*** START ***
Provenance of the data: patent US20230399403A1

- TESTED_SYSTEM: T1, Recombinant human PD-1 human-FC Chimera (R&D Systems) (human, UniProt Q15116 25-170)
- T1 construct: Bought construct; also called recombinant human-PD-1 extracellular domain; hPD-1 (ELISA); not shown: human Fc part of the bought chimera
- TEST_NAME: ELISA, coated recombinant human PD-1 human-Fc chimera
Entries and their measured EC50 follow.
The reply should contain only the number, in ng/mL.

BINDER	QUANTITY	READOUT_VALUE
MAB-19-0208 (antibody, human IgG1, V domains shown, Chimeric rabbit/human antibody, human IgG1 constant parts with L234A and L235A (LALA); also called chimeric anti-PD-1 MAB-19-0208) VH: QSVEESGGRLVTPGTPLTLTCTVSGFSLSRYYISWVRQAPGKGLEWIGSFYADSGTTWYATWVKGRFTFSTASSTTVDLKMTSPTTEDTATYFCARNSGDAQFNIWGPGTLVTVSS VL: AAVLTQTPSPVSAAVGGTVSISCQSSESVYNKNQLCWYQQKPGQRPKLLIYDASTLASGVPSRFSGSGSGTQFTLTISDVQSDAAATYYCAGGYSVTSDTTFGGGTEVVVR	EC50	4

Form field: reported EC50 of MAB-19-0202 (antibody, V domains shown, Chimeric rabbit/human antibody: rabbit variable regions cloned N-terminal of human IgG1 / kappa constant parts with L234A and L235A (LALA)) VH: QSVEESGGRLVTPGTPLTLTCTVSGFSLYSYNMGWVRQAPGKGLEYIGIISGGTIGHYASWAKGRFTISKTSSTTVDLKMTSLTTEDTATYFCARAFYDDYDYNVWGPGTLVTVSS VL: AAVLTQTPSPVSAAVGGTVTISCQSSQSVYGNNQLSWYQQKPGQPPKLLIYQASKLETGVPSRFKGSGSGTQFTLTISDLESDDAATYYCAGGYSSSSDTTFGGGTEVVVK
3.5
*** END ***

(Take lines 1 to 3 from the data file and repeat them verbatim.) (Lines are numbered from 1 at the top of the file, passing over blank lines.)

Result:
Provenance of the data: patent US20230399403A1

- TESTED_SYSTEM: T1, Recombinant human PD-1 human-FC Chimera (R&D Systems) (human, UniProt Q15116 25-170)
- T1 construct: Bought construct; also called recombinant human-PD-1 extracellular domain; hPD-1 (ELISA); not shown: human Fc part of the bought chimera